I’ve been listening to course lectures from a Theory of Literature course by Paul Fry of Yale University available through Apple’s iTunesU. If nothing else I hope that by carefully working through these lectures I can work through my inadequacy in discussing some aspects of literature. But I also hope that the course will help me organize what I’ve found in my “Sunday Lit Crit Sermon” series.
The course is fascinating and entertaining (at least to me)–I wish I had somehow managed to cover this material years ago. It has led me to ponder a bit about where Mormons are in terms of literary theory. We’ve explored the ideas of Mormon criticism and Mormon theory of literature here on AMV a little, but I’m not sure that, outside of the idea of Wm’s “radical middle,” we’ve come up with anything particularly unusual–although we’ve certainly argued, as Mormons tend to do, about the details of things like the role of evil in literature and the presence or absence of sex, profanity and violence in literature. We certainly haven’t outlined any theory of literature or even discussed what structure such a theory would need. I’m not even sure yet if anyone has talked much about literary theory from a Mormon viewpoint[1. I haven’t done a literature search yet. Has any Mormon author explored anything along these lines anywhere? (other than as a short side piece or introduction in another work?). I’d love to know what BYU Studies or Dialogue or AML articles to read.].
Continue reading “What Would Make a Mormon Theory of Literature Different?”
The Blackwell Philosophy and Pop Culture series is calling for abstracts on the subject of Ender’s Game and Philosophy. Deadline for abstracts is March 19, 2012.
Wm: Kent Larsen passes this on to me for posting. Some of you may be interested in responding…
Call for Abstracts
Ender’s Game and Philosophy
Edited by Kevin S. Decker
The Blackwell Philosophy and Pop Culture Series
Abstracts and subsequent essays should be philosophically substantial but accessible, written to engage the intelligent lay reader.
Contributors of accepted essays will receive an honorarium.
Possible themes and topics might include, but are not limited to, the following: “A Childhood Deferred?”: the ethics of hyper-specialized training for the very young; “The Military and their Monitors”: issues of privacy and civil rights during wartime; “All-Out War”: just war theory and the ethics of total mobilization of Earth society against the buggers; “We Know What You Think”: how and why monitors could be used to keep track of individuals’ inmost thoughts and desires; “They Aren’t Normal; They Act Like–History”: Hegel and the cunning of reason in history and future wars; “The Hook and the Raft”: does the I.F. “System” colonize the human and bugger “Lifeworlds”?; “The Giant’s Drink”; Ender’s training is a simulation, but are we living in one?; “Know Your Enemy”: the strategic philosophies of Sun-Tzu and Ender Wiggin; “Ender’s Game and the problem of Dirty Hands”; “Constructing Subjects in Space”; Foucault and Ender’s military leaders; “Bugger All!”: when cultural incommensurability turns into conflict; “Wiggin’ the Dog”: ethical and political dimensions of stage-managed wars; “Down with the Warsaw Pact!”: the epistemology of blogging; “Locke and Demosthenes”: “˜virtual’ politics with false personas; “Of Bachelard and Battlerooms”: philosophy of bodies in space; “Peter’s in the Mirror Again”: virtual simulations and artificial intelligence; “Valentine’s Day”; philosophy of emotion in Ender’s Game; “Like a Gun”: is Ender responsible for the terrible consequences of his actions, or has he been a pawn for the I.F.?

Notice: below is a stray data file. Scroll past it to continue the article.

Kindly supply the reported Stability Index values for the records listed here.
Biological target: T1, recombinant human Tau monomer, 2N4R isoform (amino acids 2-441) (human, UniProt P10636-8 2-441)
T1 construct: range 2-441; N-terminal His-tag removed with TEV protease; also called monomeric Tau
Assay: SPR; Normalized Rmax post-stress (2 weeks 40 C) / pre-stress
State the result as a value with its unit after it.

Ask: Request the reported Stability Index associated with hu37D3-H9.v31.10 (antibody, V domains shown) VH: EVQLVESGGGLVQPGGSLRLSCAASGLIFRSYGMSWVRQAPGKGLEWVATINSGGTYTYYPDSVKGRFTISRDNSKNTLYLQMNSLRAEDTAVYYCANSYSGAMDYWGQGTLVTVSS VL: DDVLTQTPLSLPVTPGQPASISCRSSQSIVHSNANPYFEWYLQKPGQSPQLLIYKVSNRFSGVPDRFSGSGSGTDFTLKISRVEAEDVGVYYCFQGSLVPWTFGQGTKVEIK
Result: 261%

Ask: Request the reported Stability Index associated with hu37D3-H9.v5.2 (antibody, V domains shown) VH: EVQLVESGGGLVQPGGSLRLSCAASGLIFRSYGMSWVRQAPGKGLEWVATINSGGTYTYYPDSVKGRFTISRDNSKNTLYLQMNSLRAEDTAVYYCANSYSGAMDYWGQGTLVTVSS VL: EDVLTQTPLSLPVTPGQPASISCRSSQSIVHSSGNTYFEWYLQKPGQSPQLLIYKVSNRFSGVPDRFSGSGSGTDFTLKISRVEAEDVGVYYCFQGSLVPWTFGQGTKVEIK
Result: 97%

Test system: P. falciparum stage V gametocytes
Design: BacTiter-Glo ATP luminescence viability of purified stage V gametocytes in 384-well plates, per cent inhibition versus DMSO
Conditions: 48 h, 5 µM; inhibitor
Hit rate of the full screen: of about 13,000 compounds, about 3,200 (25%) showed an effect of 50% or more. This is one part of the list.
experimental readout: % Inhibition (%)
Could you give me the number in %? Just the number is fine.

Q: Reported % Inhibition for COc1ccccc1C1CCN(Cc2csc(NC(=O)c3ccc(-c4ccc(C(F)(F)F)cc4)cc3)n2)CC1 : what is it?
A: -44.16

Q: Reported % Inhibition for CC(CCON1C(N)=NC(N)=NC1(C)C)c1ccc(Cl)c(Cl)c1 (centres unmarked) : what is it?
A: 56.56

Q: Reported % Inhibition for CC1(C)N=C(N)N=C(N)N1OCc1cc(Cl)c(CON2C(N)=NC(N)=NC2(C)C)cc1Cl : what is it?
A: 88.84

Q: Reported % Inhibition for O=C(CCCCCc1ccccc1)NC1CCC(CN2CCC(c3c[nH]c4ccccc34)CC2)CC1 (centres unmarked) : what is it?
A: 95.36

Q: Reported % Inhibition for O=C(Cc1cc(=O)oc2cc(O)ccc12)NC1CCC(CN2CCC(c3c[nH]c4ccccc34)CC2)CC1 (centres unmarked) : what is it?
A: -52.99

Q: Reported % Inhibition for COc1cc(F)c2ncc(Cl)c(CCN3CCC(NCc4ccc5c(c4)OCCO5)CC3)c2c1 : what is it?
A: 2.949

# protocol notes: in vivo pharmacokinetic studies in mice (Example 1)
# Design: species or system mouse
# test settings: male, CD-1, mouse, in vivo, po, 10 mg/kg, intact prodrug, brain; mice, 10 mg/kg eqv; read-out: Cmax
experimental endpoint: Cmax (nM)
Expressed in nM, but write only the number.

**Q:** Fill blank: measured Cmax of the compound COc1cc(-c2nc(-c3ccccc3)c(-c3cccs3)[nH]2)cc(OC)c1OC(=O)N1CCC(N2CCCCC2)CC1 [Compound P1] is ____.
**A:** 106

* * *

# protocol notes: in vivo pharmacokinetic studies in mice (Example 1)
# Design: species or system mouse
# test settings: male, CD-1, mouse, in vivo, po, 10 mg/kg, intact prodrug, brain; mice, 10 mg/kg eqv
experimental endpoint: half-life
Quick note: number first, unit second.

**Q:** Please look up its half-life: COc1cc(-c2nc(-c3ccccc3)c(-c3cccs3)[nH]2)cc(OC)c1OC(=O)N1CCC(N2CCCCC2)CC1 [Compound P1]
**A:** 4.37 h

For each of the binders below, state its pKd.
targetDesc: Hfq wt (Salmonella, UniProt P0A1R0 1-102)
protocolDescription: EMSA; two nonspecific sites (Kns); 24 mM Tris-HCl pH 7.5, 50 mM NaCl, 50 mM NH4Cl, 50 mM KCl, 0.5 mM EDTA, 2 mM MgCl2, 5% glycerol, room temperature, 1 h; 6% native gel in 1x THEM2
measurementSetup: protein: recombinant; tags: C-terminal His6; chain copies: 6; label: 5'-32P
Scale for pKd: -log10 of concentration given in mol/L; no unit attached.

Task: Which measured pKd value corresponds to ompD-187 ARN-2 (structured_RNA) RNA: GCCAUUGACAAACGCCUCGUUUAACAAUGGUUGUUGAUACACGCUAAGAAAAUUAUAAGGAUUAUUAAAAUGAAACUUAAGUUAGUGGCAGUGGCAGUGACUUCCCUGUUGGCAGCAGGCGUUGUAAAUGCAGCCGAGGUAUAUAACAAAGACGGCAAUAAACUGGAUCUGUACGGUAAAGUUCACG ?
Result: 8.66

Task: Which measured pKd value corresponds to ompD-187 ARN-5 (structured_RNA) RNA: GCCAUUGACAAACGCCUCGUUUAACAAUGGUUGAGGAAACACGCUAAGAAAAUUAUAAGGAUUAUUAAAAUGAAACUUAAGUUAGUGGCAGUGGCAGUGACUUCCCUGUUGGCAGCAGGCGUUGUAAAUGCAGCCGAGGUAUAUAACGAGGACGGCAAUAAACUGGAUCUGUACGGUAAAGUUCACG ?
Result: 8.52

Wm interjects: please note that in later editions OSC changed the name of the alien race from buggers to Formics.
1. Submission deadline for abstracts (100-500 words) and CV(s): March 19, 2012.
2. Submission deadline for drafts of accepted papers: June 18, 2012.
Kindly submit by e-mail (with or without Word attachment) to: Kevin S. Decker at email@example.com
Check out the series website: http://andphilosophy.com/
My local library system just happens to have acquired Twilight and Philosophy: Vampires, Vegetarians, and the Pursuit of Immortality (Amazon). Based on the table of contents, it would appear the all the Mormonism-related content is found in Marc E. Shaw’s contribution “For the Strength of Bella? Meyer, Vampires and Mormonsim” (pages 227-236). Here is my brief report on that chapter (please note that I haven’t read any of the other chapters and that I’m well aware that these pop culture meets philosophy anthologies are quite popular and are intended for a specific audience to serve a specific purpose [and, of course, to profit from and fan the flames of fandom]):
Establishing of credentials (Shaw went to BYU too!). For the Strength of the Youth pamphlet reference. Eternal marriage. Meyer “plays Heavenly Mother to her fictional daughter, Bella”. Agency. Nod at Augustine. Edward-as-savior. Edward “means what he says” ~~ binds himself to Bella with his words. Utterance — words mean action. Nod at Austin. Sealing/union of body and spirit. Plato and love. Way liberal — LDS still man and woman, BUT! :: Meyer’s The Host. Somehow leads to a Big Love reference. Erotics of abstinence. Chastity. Deseret Book controversy ~~ sexy too sexy; shelves to special order. “Vampire family values!” Feminist film theory and the gaze :: Bella returns the gaze (Edward)! Is Twilight Mormon? All the before shows that “nice Mormon girls” can write about “sexy vampires.”
Well, I’m convinced.